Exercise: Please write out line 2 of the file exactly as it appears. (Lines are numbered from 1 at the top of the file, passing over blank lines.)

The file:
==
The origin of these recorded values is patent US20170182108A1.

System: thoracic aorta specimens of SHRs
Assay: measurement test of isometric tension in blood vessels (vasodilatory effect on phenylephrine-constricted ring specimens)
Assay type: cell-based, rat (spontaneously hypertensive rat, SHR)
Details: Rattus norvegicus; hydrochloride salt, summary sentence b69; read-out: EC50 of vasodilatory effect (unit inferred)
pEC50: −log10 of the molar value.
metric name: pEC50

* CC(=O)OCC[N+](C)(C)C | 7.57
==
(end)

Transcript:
System: thoracic aorta specimens of SHRs